(1942- ) UK-born translator and author, in Italy since the age of twenty-two, several of whose works combine a strong, fluent emotional drive with a use of narrative conventions, like the Gothic, that comes close to Parody. This is very clear in her first novel, Strange Loop (1984), in which an overheated young Catholic woman is convinced she is a Werewolf, and the narrator of the tale ties himself into a life of guilt and avoidance by leaving her to her fate. In The Cabalist (1985) a similar revenant protagonist, haunted by the Secret History of the World his colleagues had long ago perhaps deciphered from the cabala, longs to share the Magic power they had (perhaps) gained access to. In Conversations with Lord Byron on Perversion, 163 Years After his Lordship's Death (1987), a Computer, programmed with everything known about Lord Byron so that scholars can understand him better, becomes sentient (see AI), and begins to write poetry.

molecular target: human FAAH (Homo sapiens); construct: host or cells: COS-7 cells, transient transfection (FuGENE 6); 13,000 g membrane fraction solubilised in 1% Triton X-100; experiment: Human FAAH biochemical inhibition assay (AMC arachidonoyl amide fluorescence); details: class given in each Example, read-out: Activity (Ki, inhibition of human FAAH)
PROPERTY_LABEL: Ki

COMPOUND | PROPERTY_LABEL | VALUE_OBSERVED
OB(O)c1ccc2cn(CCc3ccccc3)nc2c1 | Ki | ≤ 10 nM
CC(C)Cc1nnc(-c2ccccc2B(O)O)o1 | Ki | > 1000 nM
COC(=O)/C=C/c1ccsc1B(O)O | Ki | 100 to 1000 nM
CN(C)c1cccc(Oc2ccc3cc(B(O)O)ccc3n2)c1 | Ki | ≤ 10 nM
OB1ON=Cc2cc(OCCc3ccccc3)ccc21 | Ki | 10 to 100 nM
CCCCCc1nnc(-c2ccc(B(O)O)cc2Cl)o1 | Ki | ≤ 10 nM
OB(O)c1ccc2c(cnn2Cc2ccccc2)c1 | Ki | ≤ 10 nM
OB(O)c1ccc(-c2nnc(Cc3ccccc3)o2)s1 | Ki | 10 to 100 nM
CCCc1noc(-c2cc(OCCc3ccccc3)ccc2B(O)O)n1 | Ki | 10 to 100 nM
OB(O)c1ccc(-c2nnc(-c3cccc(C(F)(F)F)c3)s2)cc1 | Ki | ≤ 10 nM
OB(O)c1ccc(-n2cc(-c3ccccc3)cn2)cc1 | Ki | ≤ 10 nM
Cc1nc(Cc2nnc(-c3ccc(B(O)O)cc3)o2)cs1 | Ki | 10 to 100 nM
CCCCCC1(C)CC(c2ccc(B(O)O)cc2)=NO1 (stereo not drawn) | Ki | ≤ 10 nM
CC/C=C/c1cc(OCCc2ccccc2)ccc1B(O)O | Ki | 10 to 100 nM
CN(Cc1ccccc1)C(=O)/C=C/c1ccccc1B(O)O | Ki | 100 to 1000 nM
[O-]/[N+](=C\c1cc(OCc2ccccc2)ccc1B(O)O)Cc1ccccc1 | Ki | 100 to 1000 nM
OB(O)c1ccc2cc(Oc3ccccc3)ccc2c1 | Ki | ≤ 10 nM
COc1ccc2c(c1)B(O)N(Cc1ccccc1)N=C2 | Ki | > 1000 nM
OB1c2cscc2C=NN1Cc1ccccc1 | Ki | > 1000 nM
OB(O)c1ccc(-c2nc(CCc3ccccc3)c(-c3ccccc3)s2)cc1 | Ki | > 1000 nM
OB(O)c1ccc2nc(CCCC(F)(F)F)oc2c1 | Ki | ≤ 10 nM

None of her later work is sf, but some titles have fantastic elements: The Kingdom of Fanes (1995), which is strongly told, euhemerizes Faerie, though unworldly doublings persist; Spoiler (2003) treats the Millennium as possibly the culmination of a long Secret History (not the same that haunts The Cabalist above); Sabine (2005) as by A P is a Vampire novel set in 1950s Paris amongst schoolgirls learning about Sex; Wolfsong (2012) is a Werewolf tale set in 1960s London. [JC]
Amanda Mary Prantera
born Newmarket, Suffolk: 23 April 1942
Previous versions of this entry